This was the night he tried to excuse why a priest might not go beyond his job description to ensure the safety of children from abusers: “because [when] something is wrong, you can’t wave a magic wand and correct the situation easily”.

He even quibbled when asked “are you suggesting that a priest, who has knowledge of an abuse of a child but has no responsibility under canon law, is entitled … to do nothing?”

“Well … ,” began the cardinal.

Following Pell’s at times excruciating testimony, along with millions of other Catholics, was a young woman in Rome, Francesca Chaouqui.

Chaouqui, a controversial Vatican insider, had worked closely with Pell on reforming the Vatican’s opaque finances and she was appalled at what she was now seeing.

The only time the cardinal seemed comfortable was when the counsel assisting the commissioner was drawn into a philosophical discussion on the nature of group responsibility.

His prickly, hair-splitting, eyes-front demeanour relaxed, and there was a hint of the younger George Pell – an ambitious, whip-smart, academically minded and athletically talented Ballarat priest being groomed for the highest levels of Catholic power – while around him, to his claimed complete incomprehension, young boys were being groomed for abuse by a succession of evil clerics.

It was all just a “disastrous coincidence” there were so many abusers about at the time, he told the commission. No one informed him of the extent of the problems or he would have done something. When he was told of abuse, he passed the information straight to his superiors and accepted their ruling (even if it was to not do very much).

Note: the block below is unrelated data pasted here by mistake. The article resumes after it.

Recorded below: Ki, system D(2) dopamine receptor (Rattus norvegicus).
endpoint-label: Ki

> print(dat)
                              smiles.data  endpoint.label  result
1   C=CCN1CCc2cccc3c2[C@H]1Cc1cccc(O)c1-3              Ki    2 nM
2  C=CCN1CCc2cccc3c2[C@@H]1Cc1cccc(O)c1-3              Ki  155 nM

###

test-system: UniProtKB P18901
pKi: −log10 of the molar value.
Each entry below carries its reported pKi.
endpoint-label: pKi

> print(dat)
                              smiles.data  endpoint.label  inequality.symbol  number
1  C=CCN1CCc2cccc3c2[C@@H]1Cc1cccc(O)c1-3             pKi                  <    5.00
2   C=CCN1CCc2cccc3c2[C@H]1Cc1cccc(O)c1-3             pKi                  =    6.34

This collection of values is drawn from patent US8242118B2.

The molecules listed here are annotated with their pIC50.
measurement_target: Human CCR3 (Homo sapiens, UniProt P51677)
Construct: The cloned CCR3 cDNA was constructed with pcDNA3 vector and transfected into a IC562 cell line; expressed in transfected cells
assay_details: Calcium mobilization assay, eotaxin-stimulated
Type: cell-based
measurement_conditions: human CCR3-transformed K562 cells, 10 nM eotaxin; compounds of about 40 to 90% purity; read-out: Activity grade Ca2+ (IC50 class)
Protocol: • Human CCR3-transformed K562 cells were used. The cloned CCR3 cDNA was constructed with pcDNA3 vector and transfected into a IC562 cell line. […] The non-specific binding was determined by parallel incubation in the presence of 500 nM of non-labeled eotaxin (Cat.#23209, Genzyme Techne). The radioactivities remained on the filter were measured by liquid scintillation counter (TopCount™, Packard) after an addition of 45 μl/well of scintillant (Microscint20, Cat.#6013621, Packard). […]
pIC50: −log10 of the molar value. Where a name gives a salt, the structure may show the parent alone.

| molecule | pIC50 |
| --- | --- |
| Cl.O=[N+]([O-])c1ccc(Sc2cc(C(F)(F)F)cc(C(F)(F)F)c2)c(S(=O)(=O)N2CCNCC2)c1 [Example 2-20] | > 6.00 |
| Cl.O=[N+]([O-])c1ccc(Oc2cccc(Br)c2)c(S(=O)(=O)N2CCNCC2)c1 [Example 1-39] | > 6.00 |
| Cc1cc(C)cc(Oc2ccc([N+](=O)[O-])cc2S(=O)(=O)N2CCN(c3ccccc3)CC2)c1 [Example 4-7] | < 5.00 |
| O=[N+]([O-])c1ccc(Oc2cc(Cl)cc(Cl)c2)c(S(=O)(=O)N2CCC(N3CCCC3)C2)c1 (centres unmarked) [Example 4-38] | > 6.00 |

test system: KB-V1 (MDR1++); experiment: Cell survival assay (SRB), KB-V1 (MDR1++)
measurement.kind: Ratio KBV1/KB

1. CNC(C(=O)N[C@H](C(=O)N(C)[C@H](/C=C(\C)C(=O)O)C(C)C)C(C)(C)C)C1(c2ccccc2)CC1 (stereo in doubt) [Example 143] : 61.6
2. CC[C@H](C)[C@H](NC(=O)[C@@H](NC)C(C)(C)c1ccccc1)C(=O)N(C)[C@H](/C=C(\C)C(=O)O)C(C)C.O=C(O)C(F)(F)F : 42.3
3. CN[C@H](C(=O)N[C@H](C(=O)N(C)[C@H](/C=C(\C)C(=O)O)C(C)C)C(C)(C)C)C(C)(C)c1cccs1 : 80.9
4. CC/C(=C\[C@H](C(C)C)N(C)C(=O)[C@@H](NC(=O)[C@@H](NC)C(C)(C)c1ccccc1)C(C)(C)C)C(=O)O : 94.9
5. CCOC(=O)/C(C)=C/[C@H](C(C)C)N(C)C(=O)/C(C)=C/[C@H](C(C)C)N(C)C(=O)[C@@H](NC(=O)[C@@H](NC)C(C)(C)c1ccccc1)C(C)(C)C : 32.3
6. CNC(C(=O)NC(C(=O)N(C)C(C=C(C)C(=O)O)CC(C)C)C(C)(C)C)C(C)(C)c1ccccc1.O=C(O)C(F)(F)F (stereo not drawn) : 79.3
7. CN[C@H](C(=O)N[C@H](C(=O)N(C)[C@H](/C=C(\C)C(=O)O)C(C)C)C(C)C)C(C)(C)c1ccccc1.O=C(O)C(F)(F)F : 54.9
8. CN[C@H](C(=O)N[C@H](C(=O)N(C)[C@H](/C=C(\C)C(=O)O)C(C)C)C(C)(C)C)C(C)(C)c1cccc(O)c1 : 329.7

Pell, 74, learns from his mistakes. As archbishop of Melbourne, he instituted a program to help victims of abuse (though the commission last year said it had systemic problems, including discouraging victims from contacting police).

This week he also sought to redress the balance. On Thursday, with the commission hearings done, he met all the survivors of abuse who had come from Ballarat to face him at the hearing, and spent an hour in an emotional meeting with them, listening to their stories, empathising with their pain, and pledging his support to a planned centre for helping abuse survivors and preventing suicide.